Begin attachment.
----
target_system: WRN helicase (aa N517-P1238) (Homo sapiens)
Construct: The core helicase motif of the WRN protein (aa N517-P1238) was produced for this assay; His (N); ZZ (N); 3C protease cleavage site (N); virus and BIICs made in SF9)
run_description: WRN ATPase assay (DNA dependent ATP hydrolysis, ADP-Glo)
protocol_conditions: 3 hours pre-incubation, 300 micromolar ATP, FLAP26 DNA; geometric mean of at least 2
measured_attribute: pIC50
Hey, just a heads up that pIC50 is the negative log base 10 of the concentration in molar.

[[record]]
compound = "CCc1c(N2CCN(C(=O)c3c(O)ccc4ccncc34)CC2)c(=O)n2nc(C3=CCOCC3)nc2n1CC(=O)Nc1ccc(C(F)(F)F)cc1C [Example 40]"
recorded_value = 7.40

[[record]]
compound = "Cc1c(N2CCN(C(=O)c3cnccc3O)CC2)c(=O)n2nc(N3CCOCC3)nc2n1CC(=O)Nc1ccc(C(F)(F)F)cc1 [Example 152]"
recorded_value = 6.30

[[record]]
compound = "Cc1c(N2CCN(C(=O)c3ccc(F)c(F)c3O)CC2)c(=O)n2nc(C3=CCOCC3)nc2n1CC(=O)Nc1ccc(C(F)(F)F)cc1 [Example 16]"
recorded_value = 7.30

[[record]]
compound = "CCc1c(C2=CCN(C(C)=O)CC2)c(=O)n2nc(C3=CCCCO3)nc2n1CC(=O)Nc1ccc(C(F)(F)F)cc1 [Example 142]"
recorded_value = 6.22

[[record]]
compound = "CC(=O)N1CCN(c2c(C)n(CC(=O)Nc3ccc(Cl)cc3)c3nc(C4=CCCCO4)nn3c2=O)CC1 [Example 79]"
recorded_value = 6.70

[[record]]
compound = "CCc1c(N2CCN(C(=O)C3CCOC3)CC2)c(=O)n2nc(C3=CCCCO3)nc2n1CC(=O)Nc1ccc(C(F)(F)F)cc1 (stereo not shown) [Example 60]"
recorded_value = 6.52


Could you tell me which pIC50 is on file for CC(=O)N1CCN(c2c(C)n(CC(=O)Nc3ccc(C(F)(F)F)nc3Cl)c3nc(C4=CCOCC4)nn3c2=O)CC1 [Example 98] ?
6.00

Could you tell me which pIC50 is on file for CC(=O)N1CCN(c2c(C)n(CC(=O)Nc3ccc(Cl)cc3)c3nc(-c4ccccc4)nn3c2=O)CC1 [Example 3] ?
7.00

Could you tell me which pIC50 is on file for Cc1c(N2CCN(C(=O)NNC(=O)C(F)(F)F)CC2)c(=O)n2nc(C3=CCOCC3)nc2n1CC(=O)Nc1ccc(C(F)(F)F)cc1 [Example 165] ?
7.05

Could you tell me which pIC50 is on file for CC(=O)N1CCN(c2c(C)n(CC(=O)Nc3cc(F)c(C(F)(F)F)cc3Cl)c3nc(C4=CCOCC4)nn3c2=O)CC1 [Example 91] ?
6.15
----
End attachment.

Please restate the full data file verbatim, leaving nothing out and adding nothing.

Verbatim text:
target_system: WRN helicase (aa N517-P1238) (Homo sapiens)
Construct: The core helicase motif of the WRN protein (aa N517-P1238) was produced for this assay; His (N); ZZ (N); 3C protease cleavage site (N); virus and BIICs made in SF9)
run_description: WRN ATPase assay (DNA dependent ATP hydrolysis, ADP-Glo)
protocol_conditions: 3 hours pre-incubation, 300 micromolar ATP, FLAP26 DNA; geometric mean of at least 2
measured_attribute: pIC50
Hey, just a heads up that pIC50 is the negative log base 10 of the concentration in molar.

[[record]]
compound = "CCc1c(N2CCN(C(=O)c3c(O)ccc4ccncc34)CC2)c(=O)n2nc(C3=CCOCC3)nc2n1CC(=O)Nc1ccc(C(F)(F)F)cc1C [Example 40]"
recorded_value = 7.40

[[record]]
compound = "Cc1c(N2CCN(C(=O)c3cnccc3O)CC2)c(=O)n2nc(N3CCOCC3)nc2n1CC(=O)Nc1ccc(C(F)(F)F)cc1 [Example 152]"
recorded_value = 6.30

[[record]]
compound = "Cc1c(N2CCN(C(=O)c3ccc(F)c(F)c3O)CC2)c(=O)n2nc(C3=CCOCC3)nc2n1CC(=O)Nc1ccc(C(F)(F)F)cc1 [Example 16]"
recorded_value = 7.30

[[record]]
compound = "CCc1c(C2=CCN(C(C)=O)CC2)c(=O)n2nc(C3=CCCCO3)nc2n1CC(=O)Nc1ccc(C(F)(F)F)cc1 [Example 142]"
recorded_value = 6.22

[[record]]
compound = "CC(=O)N1CCN(c2c(C)n(CC(=O)Nc3ccc(Cl)cc3)c3nc(C4=CCCCO4)nn3c2=O)CC1 [Example 79]"
recorded_value = 6.70

[[record]]
compound = "CCc1c(N2CCN(C(=O)C3CCOC3)CC2)c(=O)n2nc(C3=CCCCO3)nc2n1CC(=O)Nc1ccc(C(F)(F)F)cc1 (stereo not shown) [Example 60]"
recorded_value = 6.52


Could you tell me which pIC50 is on file for CC(=O)N1CCN(c2c(C)n(CC(=O)Nc3ccc(C(F)(F)F)nc3Cl)c3nc(C4=CCOCC4)nn3c2=O)CC1 [Example 98] ?
6.00

Could you tell me which pIC50 is on file for CC(=O)N1CCN(c2c(C)n(CC(=O)Nc3ccc(Cl)cc3)c3nc(-c4ccccc4)nn3c2=O)CC1 [Example 3] ?
7.00

Could you tell me which pIC50 is on file for Cc1c(N2CCN(C(=O)NNC(=O)C(F)(F)F)CC2)c(=O)n2nc(C3=CCOCC3)nc2n1CC(=O)Nc1ccc(C(F)(F)F)cc1 [Example 165] ?
7.05

Could you tell me which pIC50 is on file for CC(=O)N1CCN(c2c(C)n(CC(=O)Nc3cc(F)c(C(F)(F)F)cc3Cl)c3nc(C4=CCOCC4)nn3c2=O)CC1 [Example 91] ?
6.15